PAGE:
Transgender and Proud: Metro Wellness’ trans community looks to celebrate and educate

By : Jeremy Williams
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St. Petersburg – Metro Health, Wellness & Community Centers in St. Petersburg will again play host to Trans Pride, now in its third year, Nov. 5. The event originated not as a Pride celebration but as a way to honor a hero in the community.

“At that time in 2014, Dr. [Kathleen] Farrell was retiring from her psychology practice and we knew she wouldn’t let us give her a retirement party, but if we had a group event, we could celebrate the community and honor her there as well,” says Tristan Byrnes, a Tampa Bay area mental health counselor.

Byrnes, along with then-Metro Community Director Chris Rudisill, began Trans Pride as a way to honor one of the community’s earliest supporters.Dr. Farrellwas Tampa Bay’s first openly lesbian psychologist and one of the first in the area to offer counseling for transgender people. They also saw this as a way to increase visibility and recognition in the trans community.

“When we started this event, it was around the time that the bathroom bills were starting, when trans murders were on the rise, or at least the reporting of trans murders were on the rise,” Byrnes says. “So we put all of that together and thought the community could use a boost since it was such a horrible year up to that point.”

Byrnes had hoped for at least 20 people to show up to what he thought would be the only Trans Pride reception; attendance was more than 60.

“We didn’t know at the time that it would become an annual thing, but after the event, everyone was asking us to do it again. I think the community enjoyed the lift,” Byrnes says.

For each of the three years, Byrnes and Metro have tried to offer up something different than any of the previous events they held.

“We try to bring in what we think the community needs,” Byrnes says.”We are adding in workshops that will include information the community needs. We are expanding it from the original idea of it just being a reception.”

Trans Pride will kick off at 9a.m. with a welcome ceremony and the day’s first panel discussion on “What is Gender.”The rest of the workshops will be divided into four sessions, with lunch being provided at Metro.

“This idea of workshops at Trans Pride came from our individual meetings or trans groups where we have certain questions that come up a lot,” Byrnes says.

Byrnes says that many questions, especially ones dealing with employment and name changes, cannot only confuse someone new to their transition but can also hold them back in many areas of their new life.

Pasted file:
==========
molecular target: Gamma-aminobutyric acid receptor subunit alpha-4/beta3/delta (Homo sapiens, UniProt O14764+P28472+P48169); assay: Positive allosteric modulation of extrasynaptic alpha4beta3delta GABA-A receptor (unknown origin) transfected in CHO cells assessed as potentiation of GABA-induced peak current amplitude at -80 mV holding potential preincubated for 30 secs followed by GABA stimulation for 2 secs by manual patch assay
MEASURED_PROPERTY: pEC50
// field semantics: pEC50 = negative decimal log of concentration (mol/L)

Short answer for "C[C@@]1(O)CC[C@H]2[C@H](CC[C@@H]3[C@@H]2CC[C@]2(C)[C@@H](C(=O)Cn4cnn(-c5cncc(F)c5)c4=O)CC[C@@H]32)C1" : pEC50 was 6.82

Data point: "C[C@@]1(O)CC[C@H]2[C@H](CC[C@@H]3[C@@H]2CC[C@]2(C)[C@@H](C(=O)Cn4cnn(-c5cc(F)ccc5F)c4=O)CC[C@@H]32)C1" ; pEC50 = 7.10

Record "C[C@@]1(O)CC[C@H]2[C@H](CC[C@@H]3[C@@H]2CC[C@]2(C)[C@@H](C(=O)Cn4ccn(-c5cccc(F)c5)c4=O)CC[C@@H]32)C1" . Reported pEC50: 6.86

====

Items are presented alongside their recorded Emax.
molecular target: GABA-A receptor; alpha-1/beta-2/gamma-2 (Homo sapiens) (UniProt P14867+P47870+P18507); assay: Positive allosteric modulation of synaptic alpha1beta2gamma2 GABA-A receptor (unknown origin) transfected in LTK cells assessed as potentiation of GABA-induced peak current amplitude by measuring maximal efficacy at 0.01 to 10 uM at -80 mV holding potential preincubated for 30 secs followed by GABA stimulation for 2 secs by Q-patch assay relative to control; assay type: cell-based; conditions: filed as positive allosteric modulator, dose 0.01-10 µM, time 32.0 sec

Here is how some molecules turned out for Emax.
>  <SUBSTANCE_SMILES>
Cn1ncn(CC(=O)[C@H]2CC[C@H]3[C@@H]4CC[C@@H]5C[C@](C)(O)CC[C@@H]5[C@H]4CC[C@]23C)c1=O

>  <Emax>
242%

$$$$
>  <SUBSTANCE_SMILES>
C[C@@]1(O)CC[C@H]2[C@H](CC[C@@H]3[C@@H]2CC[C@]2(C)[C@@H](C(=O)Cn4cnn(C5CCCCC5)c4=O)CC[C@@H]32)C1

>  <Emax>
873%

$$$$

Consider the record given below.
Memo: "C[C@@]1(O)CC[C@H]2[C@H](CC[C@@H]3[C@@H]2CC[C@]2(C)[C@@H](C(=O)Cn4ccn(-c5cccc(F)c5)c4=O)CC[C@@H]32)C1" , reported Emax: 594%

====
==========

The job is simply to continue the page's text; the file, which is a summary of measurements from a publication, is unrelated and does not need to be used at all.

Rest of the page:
“Theywon’t want to apply for a job until their legal name change is done, but they don’t have the money to do that without getting a job, so it turns into this repetitive cycle. So we have put together these sessions based on what we think might be most helpful to them,” Byrnes says.

Some highlights of the event, and topics Byrnes says tend to be the most troubling to members of the trans community, include workshops on unemployment, one on the legal aspects of transitioning, as well as some discussions on mental health and how the process of transitioning can affect that.

“For the mental health portion we will have a panel discussion with some experts,” Byrnes says. “There will be a Metro-specific session that discusses what Metro can offer and help with, that way if someone walked in off the streets, they would know exactly what Metro can and cannot offer.”

Byrnes is not only organizing the event but will also participate as one of the workshop specialists.

“I’m doing [a workshop] on the standards of care that doctors and therapists use for the community to determine when someone can get surgery and why that’s important,” he says. “It’s a one-stop shop of education and information for free for some of those questions that come up a lot in groups, and we are happy to answer them in the group setting, but this is helpful in getting specialists in front of them.”

The workshops run until 3p.m. with the main reception starting at 6p.m., however Metro’s Community Center will remain open all day.

“Ifpeople want a place to hang out and mingle all day, they are more than welcome to. If they want to attend some of the workshops, then leave to get ready for the reception and come back, they are also welcome to do that,” Byrnes says.

The reception will provide food and drinks, have a live DJ and will feature a line-up of localtrans entertainment.

Many of the events going on throughout the month of November for Transgender Awareness Month focus on the political aspects of LGBT legislation or are solemn affairs that focus on tragedies in the trans community such as Trans Day of remembrance Nov. 20, so Byrnes wants Trans Pride to focus on the positives in the community.

“It’s more of a fun, laidback event that lets us highlight and support transgender talent in the area,” Byrnes says. “A way for the community to come together and celebrate that we are united.”

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